In addition to being monitored as an indicator of infection, temperature may be monitored in connection with heating of device 20 via heating element 68 to determine whether temperature is in a desired range. If temperature is not within the desired range, one or more parameters associated with the heating, such as amplitude of current through heating element 68, may be modified to encourage temperature in proximity to the surface of device 20 to return to the desired range. Any suitable sensor 50, 50′ capable of detecting temperature or changes in temperature may be employed. For example, temperature sensor 50, 50′ may include a thermocouple, a thermistor, a junction-based thermal sensor, a thermopile, a fiber optic detector, an acoustic temperature sensor, a quartz or other resonant temperature sensor, a thermo-mechanical temperature sensor, a thin film resistive element, or the like.
The use of more than one temperature sensor at different locations may serve to improve the accuracy of determinations as to whether temperature at a given sensor location is indicative of infection or other condition by comparing the temperature at the given location to temperature at a location removed from the given location. Additional information regarding the use of temperature sensors at two locations for improved infection monitoring is described in U.S. patent application Ser. No. 11/737,171, entitled “Implantable Therapy Delivery System Having Two Temperature Sensors For Infection Monitoring”, filed on Apr. 19, 2007, which application is incorporated herein by reference in its entirety to the extent that it does not conflict with the disclosure presented herein. Of course sensor 50′ may detect indicators of infection or physical or chemical stimuli other than temperature.
While two sensors 50, 50′ are shown in FIGS. 2 and 3, it will be understood that any number of temperature or other sensors may be employed, such as those described in (i) U.S. patent application Ser. No. 11/737,180, entitled “INDICATOR METRICS FOR INFECTION MONITORING”, filed on Apr. 19, 2007; and (ii) U.S. patent application Ser. No. 11/737,181, entitled “Multi-Parameter Infection Monitoring”, filed on Apr. 19, 2007.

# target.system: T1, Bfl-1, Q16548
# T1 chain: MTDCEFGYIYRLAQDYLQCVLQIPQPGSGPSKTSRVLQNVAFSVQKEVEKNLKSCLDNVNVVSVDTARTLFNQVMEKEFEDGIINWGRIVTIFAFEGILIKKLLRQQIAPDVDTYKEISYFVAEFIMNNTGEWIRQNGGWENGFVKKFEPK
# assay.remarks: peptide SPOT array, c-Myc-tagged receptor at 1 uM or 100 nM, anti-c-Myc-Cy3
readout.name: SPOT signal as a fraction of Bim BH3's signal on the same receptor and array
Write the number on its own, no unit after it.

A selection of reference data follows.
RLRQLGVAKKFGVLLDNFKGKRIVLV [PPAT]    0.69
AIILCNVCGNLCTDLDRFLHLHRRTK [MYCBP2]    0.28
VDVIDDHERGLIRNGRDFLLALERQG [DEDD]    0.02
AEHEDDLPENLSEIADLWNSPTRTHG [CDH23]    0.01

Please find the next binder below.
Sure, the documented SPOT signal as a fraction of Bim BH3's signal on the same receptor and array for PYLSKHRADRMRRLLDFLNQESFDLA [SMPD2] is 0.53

In the illustrative embodiment shown in FIGS. 4 and 5, device 20 has first 100 and second 110 opposing major exterior surfaces and edge exterior surface 120. Device 20 also has first 100′ and second 110′ opposing interior surfaces and interior edge surface 120. Heating element (not shown in FIGS. 4 and 5) may be disposed at any location on, in, or about (generally in proximity to) any one or more surfaces of device. For example, and referring to FIG. 6, a resistive wire heating element 68 may be disposed on one or more surface 200 of device 20 in a manner that allows for relatively uniform heating along the surface 200 when current is applied to the resistive wire via the device electronics.
It will be understood that the components described in FIGS. 1-6 are but examples of components that an implantable device 20 may include and that many other device or system configurations may be employed to carry out the methods described below. However, for the sake of convenience, the discussion that follows with regard to the methods illustrated in the flow diagrams of FIGS. 7 and 8 will refer to components as described with regard to FIGS. 1-6.
Referring to FIG. 7, a flow diagram of a representative method is shown. According to various embodiments, the method includes determining whether a condition associated with the device 20 is present in the patient in proximity to the device 20 (500). Any condition for which heat treatment may be beneficial may be detected. Such conditions include pain, infection, hematoma, seroma, and edema. If it is determined that no condition is present, heat is not applied via heating element 68 (510). If a condition is detected, heat is applied via heating element 68 (520). The determination (500) may be made in whole, or in part, by device 20 using, for example, information obtained by sensors 50, 50′. Alternatively, the determination (500) may be made by a clinician or other health care provider via examination of the patient. A telemetric or other suitable signal may be sent to the implanted device 20 instructing electronics 40 to activate heating element 68.
Referring to FIG. 8, a flow diagram of a representative method for controlling heat production via heating element 68 is shown. Heat is applied to tissue or device 20 via heating element 68 (520), and a determination is made as to whether the temperature is too high (530) through, for example, the use of temperature sensor 50, 50′. If temperature is too high, heating is decreased (540) by, for example, reducing current applied to a resistive wire heating element 68. The method may include determining whether a device threshold has been crossed (640) and altering device output (650) if the threshold is crossed. Such steps may be desirable when device 20 is an infusion device or other device, where increased temperatures may result in delivery of excess or inappropriate levels of therapy. As such, device output may be altered based on monitored temperature in proximity to the device. For example, the rate of delivery of therapeutic agent may be appropriately lowered or altered, depending on the monitored temperature. In various embodiments, therapeutic output may be temporarily suspended until temperature in proximity to the device returns to an acceptable range.